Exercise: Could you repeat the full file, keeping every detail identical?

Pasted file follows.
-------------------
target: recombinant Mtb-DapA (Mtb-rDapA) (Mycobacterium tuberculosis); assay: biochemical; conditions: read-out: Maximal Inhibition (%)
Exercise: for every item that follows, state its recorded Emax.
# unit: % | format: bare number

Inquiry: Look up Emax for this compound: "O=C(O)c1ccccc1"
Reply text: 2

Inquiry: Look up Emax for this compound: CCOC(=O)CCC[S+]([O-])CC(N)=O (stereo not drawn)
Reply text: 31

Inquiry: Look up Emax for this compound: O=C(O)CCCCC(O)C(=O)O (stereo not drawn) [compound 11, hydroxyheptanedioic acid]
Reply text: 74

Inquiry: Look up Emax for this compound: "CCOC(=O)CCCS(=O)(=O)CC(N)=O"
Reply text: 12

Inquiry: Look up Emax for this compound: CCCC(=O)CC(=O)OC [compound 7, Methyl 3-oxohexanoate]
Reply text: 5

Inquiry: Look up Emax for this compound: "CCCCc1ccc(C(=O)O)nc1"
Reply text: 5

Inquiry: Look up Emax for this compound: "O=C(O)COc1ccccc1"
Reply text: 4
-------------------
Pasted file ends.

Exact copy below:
target: recombinant Mtb-DapA (Mtb-rDapA) (Mycobacterium tuberculosis); assay: biochemical; conditions: read-out: Maximal Inhibition (%)
Exercise: for every item that follows, state its recorded Emax.
# unit: % | format: bare number

Inquiry: Look up Emax for this compound: "O=C(O)c1ccccc1"
Reply text: 2

Inquiry: Look up Emax for this compound: CCOC(=O)CCC[S+]([O-])CC(N)=O (stereo not drawn)
Reply text: 31

Inquiry: Look up Emax for this compound: O=C(O)CCCCC(O)C(=O)O (stereo not drawn) [compound 11, hydroxyheptanedioic acid]
Reply text: 74

Inquiry: Look up Emax for this compound: "CCOC(=O)CCCS(=O)(=O)CC(N)=O"
Reply text: 12

Inquiry: Look up Emax for this compound: CCCC(=O)CC(=O)OC [compound 7, Methyl 3-oxohexanoate]
Reply text: 5

Inquiry: Look up Emax for this compound: "CCCCc1ccc(C(=O)O)nc1"
Reply text: 5

Inquiry: Look up Emax for this compound: "O=C(O)COc1ccccc1"
Reply text: 4